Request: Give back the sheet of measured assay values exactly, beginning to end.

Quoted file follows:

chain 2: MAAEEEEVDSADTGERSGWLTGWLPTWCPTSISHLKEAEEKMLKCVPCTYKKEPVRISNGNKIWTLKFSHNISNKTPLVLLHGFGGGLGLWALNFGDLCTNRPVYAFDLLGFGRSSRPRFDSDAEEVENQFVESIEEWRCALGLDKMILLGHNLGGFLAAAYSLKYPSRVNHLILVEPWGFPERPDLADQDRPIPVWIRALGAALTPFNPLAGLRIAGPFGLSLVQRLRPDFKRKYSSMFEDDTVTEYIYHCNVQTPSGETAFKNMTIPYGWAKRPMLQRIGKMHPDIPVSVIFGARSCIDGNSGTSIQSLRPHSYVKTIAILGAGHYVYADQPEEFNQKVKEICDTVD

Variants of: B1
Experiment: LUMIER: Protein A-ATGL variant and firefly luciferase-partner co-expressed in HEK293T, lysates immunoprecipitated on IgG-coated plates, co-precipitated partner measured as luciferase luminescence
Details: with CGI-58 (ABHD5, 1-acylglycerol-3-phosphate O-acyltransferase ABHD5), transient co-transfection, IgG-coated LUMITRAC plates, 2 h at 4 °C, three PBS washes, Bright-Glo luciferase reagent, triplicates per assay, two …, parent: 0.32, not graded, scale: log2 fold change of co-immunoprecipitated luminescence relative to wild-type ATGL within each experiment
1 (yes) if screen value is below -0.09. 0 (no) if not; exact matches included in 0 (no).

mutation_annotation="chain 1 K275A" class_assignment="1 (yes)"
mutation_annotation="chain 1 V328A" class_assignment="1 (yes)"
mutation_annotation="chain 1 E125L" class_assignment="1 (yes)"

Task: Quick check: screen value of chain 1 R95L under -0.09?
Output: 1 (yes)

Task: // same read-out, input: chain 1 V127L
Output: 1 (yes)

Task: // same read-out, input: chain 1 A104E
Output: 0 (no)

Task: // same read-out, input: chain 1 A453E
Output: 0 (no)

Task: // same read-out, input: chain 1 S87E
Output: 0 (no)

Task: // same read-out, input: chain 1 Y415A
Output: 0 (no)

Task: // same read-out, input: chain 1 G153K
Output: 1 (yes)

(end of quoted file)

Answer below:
chain 2: MAAEEEEVDSADTGERSGWLTGWLPTWCPTSISHLKEAEEKMLKCVPCTYKKEPVRISNGNKIWTLKFSHNISNKTPLVLLHGFGGGLGLWALNFGDLCTNRPVYAFDLLGFGRSSRPRFDSDAEEVENQFVESIEEWRCALGLDKMILLGHNLGGFLAAAYSLKYPSRVNHLILVEPWGFPERPDLADQDRPIPVWIRALGAALTPFNPLAGLRIAGPFGLSLVQRLRPDFKRKYSSMFEDDTVTEYIYHCNVQTPSGETAFKNMTIPYGWAKRPMLQRIGKMHPDIPVSVIFGARSCIDGNSGTSIQSLRPHSYVKTIAILGAGHYVYADQPEEFNQKVKEICDTVD

Variants of: B1
Experiment: LUMIER: Protein A-ATGL variant and firefly luciferase-partner co-expressed in HEK293T, lysates immunoprecipitated on IgG-coated plates, co-precipitated partner measured as luciferase luminescence
Details: with CGI-58 (ABHD5, 1-acylglycerol-3-phosphate O-acyltransferase ABHD5), transient co-transfection, IgG-coated LUMITRAC plates, 2 h at 4 °C, three PBS washes, Bright-Glo luciferase reagent, triplicates per assay, two …, parent: 0.32, not graded, scale: log2 fold change of co-immunoprecipitated luminescence relative to wild-type ATGL within each experiment
1 (yes) if screen value is below -0.09. 0 (no) if not; exact matches included in 0 (no).

mutation_annotation="chain 1 K275A" class_assignment="1 (yes)"
mutation_annotation="chain 1 V328A" class_assignment="1 (yes)"
mutation_annotation="chain 1 E125L" class_assignment="1 (yes)"

Task: Quick check: screen value of chain 1 R95L under -0.09?
Output: 1 (yes)

Task: // same read-out, input: chain 1 V127L
Output: 1 (yes)

Task: // same read-out, input: chain 1 A104E
Output: 0 (no)

Task: // same read-out, input: chain 1 A453E
Output: 0 (no)

Task: // same read-out, input: chain 1 S87E
Output: 0 (no)

Task: // same read-out, input: chain 1 Y415A
Output: 0 (no)

Task: // same read-out, input: chain 1 G153K
Output: 1 (yes)